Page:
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Bill Detwiler: Was that a difficult transition for Panasonic internally? It’s a pretty big shift from a hardware company to… You see it more and more with companies going from purely hardware to hardware and services, right? Just talk a little bit about how that happened from an internal basis within Panasonic. As you look to help other companies through their digital transformations, it seems like that was Panasonic’s own transformation.
Faisal Pandit: There’s multiple elements to it. There is your markets are evolving. It’s not like they have a blueprint of their requirements, a clear set of requirements. They’re changing, they’re evolving. On top of that, internally, a big chunk of your people go, “Why change? We’re doing well, things are going well. There’s still demand for what we do. Our relationships are great. Why change?”
Oh well, who cares about the future? Who knows about the future, right? It’s a very common response. It’s a classic example of change management. Our approach has been making sure we educate people internally about the challenges that our customers are facing. One of the strengths of Panasonic all along has been these strong customer relationships. It’s not like we are evangelizing the need for change internally just from our own perspective. Our people are involved with customers. They understand the customer voice. They hear the customer voice on a very regular basis.
We don’t shield our organization from our customers. Because of this tremendous amount of partnerships and collaborations we had with the market, there has been quite a bit of understanding of the market’s changes. That’s been seen. Then, on top of that, our top level management has done multiple levels, done a great job in communicating the need for that change. There has been enough time for people to understand, people to train, people to feel comfortable. The biggest pushback to change is what happens to me? Do I get transformed out, or am I part of the transformation into something bigger and better?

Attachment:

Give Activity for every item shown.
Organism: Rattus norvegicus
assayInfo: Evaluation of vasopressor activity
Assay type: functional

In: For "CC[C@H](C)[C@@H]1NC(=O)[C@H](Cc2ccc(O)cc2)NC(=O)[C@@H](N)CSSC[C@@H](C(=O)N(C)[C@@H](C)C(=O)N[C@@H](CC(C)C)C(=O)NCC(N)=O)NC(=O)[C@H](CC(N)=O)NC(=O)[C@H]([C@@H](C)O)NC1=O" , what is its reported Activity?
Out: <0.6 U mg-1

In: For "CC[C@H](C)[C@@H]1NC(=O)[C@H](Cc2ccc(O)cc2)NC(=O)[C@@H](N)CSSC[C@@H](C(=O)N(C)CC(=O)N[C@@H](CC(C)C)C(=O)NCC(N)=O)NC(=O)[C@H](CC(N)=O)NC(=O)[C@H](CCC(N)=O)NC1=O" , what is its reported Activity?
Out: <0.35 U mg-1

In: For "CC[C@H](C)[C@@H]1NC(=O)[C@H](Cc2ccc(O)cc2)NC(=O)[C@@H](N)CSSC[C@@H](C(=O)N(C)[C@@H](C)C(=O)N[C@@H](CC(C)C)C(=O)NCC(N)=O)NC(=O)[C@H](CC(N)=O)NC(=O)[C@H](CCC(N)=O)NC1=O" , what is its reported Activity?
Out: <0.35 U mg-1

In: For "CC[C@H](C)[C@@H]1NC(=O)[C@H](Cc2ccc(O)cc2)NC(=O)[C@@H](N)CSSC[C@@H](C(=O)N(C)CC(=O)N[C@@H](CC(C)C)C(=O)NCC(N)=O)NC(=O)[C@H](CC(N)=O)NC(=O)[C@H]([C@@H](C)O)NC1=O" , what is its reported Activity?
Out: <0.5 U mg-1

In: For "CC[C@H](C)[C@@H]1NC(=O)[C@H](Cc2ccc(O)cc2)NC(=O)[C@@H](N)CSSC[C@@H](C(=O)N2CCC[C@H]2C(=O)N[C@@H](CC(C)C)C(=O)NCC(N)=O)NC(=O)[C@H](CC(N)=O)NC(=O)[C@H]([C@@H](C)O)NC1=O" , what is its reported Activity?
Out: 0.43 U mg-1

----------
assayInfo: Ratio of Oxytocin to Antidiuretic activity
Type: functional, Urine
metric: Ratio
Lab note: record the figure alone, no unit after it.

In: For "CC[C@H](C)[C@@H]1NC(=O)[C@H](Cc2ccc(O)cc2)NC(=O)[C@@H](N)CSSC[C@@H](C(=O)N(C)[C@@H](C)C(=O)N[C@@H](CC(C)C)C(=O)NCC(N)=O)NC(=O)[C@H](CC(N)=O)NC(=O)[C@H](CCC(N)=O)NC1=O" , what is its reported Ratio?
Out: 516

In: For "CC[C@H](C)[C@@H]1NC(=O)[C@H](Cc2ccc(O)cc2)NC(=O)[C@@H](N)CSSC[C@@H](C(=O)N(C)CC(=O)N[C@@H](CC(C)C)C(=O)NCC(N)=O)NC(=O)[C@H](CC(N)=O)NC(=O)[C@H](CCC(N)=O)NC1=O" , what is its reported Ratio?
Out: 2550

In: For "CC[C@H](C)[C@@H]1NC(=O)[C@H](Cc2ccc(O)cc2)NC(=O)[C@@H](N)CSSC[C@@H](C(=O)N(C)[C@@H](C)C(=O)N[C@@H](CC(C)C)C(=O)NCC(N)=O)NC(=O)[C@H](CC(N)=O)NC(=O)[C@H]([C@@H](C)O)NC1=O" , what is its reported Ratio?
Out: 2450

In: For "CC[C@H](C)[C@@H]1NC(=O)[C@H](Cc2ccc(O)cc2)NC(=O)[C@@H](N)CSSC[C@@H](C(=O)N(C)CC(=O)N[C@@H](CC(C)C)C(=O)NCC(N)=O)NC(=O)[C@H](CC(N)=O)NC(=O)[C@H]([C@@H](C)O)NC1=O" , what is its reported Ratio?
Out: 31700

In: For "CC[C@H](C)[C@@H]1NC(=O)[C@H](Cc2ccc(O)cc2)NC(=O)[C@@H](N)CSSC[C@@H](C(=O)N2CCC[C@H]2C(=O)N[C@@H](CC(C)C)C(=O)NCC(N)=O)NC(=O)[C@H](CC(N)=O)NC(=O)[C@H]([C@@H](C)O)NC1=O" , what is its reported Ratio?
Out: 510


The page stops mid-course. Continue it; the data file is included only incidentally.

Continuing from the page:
We had to sell that internally, that this is not about transforming an individual. This is about transforming an organization and the entire team as part of that. There was a lot of that communication from the executive team. There was a lot of communication from the marketplace, making sure people heard customer’s voice and understand this is real. This is not some executive in the organization driving a change for the sake of change. A combination of these things has helped quite a bit.
Now, that’s not to say that everybody, every employee is onboard. It’s an evolution. It’s an ongoing process. We make every possible effort. Because of Panasonic’s commitment to its employee base, we make every possible effort to bring people onboard. Unfortunately, there will be some who won’t be onboard in the long run. That would be disappointing, because this change is much needed and it has to happen.
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Bill Detwiler: If there was a bit of advice that you would give to other companies that were going through a similar transformation of their own, what would that be? If there were one or two things that you learned from the process.
Faisal Pandit: I think you need to make sure that you communicate the need for the change from a market perspective. You highlight real reasons, real examples of what’s happening in the market. If you’re losing deals, for instance, because we don’t have the right set of products, if you have customers who are coming to you and communicating that they have a need for something bigger and better, or something different, communicate that to your team.
Most importantly, give your people space to operate in a new environment. What that really translates into is give them permission to fail. Again, how do you take people out from their comfort zone? They want to feel that this new zone, that’s not comfortable yet, becomes comfortable. You give them permission to fail with right due diligence. You don’t want people to go wild and try new sets of things. We’ve failed in certain areas and certain projects, and I’ve gone out and celebrated that failure.
What that does is that gives people enough desire, enough motivation to try new things. When you’re going from something that’s working to something intangible that’s not well-defined yet, you need to make sure the culture is innovative, culture supports risk taking, there is enough backup if a person tries something and it doesn’t work out well. What that will do is that will create that incentive, that will create that desire and, ultimately, take out the fear of uncertainty within people and they’ll try new things.